Whenever I had downtime, I was playing videogames – maybe ten to twelve hours a week. It was the perfect antidote to my intense day job, because I could turn my brain off and escape. Xbox Live escalated the fun for me. My first taste of online multiplayer came with Unreal Tournament on the PC, but talking smack to opponents and coordinating with teammates using voice chat made gaming as much fun for me as when I was a kid.
After departing the automaker, I joined the research department of a financial media company. I fit in well and my career trajectory took a rapid upward turn. I was quickly given a high profile, serving as a featured columnist for the company. I loved the work for the first few years, but things were going downhill fast for me by the end of 2007. I was stagnating intellectually and no longer liked the direction in which the company was going. My emotional stability, which was closely tied to the progress of my career, was starting to disintegrate.
At the same time, my obsessions were growing stronger. I became focused on the safety of my home, constantly making sure the doors were locked and that nothing potentially dangerous was left plugged in or turned on. I was often late to work because I felt compelled to return home to make sure my iron or the oven weren’t left on, even when I knew I hadn’t used either that day. I couldn’t sleep, I was overeating, and I was destroying my social life by cutting people off.
It was at this point that my struggles with anxiety began showing up in my gaming habits. I’d previously enjoyed action-oriented games, but I was increasingly drawn to repetitive, pattern-based titles. Particularly, I became obsessed with Bubble Bobble.
If you don’t know anything about Bubble Bobble, I’ll clue you in to the basics. It’s an action/platforming game in which you play as a cute little dragon that blows bubbles at monsters. Once you catch a monster inside a bubble, you jump and pop it. There are 100 levels, each comprised of a single screen. Each game plays out almost exactly as the last, and it becomes maddeningly difficult as you ascend to the higher levels.
I played Bubble Bobble every day for over a year, despite the fact that I wasn’t having any fun. When I’m having fun gaming, I’m usually laughing, but Bubble Bobble never made me laugh. I turned my back on everything that made gaming fun for me and instead indulged in games which forced me to do the same thing over and over and over again – kind of like what I used to with LEGOs.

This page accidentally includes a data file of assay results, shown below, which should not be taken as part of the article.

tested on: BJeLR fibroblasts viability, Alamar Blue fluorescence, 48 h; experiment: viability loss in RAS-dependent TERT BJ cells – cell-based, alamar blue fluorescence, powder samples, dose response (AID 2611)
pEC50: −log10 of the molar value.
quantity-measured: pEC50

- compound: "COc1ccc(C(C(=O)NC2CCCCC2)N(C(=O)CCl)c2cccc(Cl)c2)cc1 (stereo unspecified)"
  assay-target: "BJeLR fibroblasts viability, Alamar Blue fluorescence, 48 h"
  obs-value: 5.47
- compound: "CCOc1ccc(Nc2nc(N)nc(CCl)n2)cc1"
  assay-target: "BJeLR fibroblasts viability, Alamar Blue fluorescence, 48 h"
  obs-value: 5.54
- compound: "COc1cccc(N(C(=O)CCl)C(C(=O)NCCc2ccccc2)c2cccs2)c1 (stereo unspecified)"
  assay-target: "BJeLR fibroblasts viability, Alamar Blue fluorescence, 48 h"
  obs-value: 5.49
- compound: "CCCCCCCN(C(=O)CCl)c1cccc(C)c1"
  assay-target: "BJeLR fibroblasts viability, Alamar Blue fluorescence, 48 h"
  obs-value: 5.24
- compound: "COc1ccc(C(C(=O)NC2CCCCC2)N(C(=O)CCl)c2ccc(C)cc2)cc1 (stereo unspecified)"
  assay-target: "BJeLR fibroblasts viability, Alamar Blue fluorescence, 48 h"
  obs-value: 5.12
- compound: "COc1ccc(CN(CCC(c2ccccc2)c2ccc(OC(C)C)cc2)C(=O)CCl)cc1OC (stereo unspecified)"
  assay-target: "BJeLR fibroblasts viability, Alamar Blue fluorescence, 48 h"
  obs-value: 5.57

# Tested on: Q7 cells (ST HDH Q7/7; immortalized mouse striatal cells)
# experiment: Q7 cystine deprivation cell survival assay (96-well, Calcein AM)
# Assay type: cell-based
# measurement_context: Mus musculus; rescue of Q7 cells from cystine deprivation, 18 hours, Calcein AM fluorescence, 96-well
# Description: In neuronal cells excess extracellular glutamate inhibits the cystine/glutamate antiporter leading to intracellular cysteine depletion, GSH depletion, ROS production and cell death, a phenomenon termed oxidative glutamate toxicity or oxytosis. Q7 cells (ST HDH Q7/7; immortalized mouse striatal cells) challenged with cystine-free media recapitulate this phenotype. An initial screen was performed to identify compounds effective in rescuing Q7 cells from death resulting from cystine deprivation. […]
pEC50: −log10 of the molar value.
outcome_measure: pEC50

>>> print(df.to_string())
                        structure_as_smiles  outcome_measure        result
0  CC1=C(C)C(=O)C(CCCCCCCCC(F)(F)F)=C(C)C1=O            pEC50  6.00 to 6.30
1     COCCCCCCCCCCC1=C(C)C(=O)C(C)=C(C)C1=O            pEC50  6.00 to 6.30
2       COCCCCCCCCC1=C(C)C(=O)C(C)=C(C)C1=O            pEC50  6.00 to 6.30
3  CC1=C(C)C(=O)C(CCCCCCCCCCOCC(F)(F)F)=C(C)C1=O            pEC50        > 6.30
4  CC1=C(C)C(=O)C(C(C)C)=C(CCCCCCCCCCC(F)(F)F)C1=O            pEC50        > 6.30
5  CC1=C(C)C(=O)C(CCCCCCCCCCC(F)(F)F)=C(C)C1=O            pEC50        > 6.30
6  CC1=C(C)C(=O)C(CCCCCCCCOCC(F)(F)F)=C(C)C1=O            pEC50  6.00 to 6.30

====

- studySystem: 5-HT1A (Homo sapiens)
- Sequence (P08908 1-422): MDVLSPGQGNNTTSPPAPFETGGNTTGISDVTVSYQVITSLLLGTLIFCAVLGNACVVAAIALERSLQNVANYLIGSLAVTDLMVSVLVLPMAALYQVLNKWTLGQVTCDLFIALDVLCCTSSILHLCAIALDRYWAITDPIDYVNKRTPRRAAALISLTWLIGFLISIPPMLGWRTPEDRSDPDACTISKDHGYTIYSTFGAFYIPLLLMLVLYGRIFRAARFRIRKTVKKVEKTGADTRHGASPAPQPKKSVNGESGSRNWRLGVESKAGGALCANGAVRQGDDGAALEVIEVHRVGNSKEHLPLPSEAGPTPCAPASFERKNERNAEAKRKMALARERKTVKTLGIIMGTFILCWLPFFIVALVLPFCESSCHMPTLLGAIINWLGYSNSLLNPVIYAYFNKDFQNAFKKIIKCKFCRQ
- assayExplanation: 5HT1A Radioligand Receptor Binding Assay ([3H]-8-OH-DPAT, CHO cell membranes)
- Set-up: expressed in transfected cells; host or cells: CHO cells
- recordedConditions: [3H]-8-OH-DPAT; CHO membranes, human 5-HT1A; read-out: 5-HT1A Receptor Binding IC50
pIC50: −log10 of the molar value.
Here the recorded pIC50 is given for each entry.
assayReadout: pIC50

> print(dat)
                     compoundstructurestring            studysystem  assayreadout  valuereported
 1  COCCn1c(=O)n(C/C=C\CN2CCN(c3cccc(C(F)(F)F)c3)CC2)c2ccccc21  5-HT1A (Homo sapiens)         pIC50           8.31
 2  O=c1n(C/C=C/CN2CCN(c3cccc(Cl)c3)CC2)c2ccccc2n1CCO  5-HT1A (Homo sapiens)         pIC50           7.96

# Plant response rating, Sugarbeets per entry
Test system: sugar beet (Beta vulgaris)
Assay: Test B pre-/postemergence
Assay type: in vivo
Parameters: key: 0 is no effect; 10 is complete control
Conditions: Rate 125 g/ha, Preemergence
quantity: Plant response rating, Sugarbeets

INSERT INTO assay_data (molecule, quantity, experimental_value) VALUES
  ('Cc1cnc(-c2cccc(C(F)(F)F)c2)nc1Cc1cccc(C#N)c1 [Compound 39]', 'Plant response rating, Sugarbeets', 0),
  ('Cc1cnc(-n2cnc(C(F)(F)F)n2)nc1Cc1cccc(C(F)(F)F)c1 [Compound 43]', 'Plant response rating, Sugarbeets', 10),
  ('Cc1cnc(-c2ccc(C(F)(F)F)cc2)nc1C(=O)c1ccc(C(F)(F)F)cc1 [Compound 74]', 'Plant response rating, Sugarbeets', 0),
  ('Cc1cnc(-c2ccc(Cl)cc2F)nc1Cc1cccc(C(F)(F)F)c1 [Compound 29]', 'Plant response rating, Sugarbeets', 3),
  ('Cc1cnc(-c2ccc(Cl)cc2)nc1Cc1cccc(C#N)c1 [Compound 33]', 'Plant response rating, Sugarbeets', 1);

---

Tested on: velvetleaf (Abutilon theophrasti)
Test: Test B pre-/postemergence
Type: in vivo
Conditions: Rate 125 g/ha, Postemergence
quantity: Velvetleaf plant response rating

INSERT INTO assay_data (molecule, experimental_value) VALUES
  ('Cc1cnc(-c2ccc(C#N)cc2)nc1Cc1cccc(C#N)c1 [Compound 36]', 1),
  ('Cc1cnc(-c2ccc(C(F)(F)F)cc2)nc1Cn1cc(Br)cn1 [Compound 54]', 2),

I’ve since quit that job, but I’ve continued to feed my OCD by focusing on repetitive, pattern-based games like Guitar Hero, Literati, Scrabble, Zuma, and – more recently – Call of Duty: Modern Warfare 2.
Few people would consider MW2 a repetitive game, given all the character customization options and game modes, but I’ve turned it into one by only playing a single character class in one game mode on a small selection of maps. Once I get a big kill streak and fulfill my compulsion to play, the Xbox 360 goes off.
I’ve only recently recognized that the feelings I get when playing these games mirror the emotions I used to feel rushing home in fear to turn off the iron. My stomach tenses up into a big knot and I get lightheaded – something like the initial stages of a panic attack. Once the current objective (like checking the iron or completing a kill streak in MW2) is complete, I feel a sense of relief, albeit a brief one, because I know that I’m perpetuating a self-destructive cycle.
I began therapy in an attempt to correct my compulsions in late 2008, and that was perhaps the best decision I’ve ever made in my life. My brain has gone through some real rollercoasters since then, but I’ve become more happy, adventurous, and comfortable in my own shoes than I’ve ever been. I’ve also drastically cut down on many of my compulsive habits, such as checking the stove, and eating the same thing for breakfast for weeks on end.
But do I still like videogames? I do know one thing: When I’m playing MW2 or some other OCD-friendly fare, I’m not actually “playing” anything; I’m feeding the part of my brain that craves order regardless of the cost. It’s no different from building the same things out of LEGOs over and over or repeatedly listening to the same song.
But there’s a ray of light at the end of the tunnel. I just downloaded the demo for Blur, and it’s pretty fun. Since it’s made by Bizarre, I’m not surprised that it reminds me of good old Project Gotham Racing 2, one of my favorites from the days when games were all about fun for me.
Now, I don’t really feel like dropping $60 on a new game, so I’ll have to find something to trade in. I guess MW2 will do.
Michael Comeau is a Brooklyn-based writer that sees light at the end of the tunnel. Email him at firstname.lastname@example.org.